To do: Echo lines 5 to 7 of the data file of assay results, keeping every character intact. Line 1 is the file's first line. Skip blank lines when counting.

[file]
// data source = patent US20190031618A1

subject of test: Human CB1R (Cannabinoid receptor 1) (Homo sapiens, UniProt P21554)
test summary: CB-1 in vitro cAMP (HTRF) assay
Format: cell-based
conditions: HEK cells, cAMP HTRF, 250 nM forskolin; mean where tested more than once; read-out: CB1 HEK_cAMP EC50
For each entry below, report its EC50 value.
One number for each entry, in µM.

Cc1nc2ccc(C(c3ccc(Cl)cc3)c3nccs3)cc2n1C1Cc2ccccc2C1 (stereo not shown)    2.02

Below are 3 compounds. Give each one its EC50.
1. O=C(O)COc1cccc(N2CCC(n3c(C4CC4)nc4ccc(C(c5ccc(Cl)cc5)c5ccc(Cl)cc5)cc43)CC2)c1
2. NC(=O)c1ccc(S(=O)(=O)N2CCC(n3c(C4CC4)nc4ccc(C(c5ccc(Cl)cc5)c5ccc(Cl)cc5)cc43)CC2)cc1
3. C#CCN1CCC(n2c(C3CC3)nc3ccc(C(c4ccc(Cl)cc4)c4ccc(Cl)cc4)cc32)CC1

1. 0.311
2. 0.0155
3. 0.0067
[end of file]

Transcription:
conditions: HEK cells, cAMP HTRF, 250 nM forskolin; mean where tested more than once; read-out: CB1 HEK_cAMP EC50
For each entry below, report its EC50 value.
One number for each entry, in µM.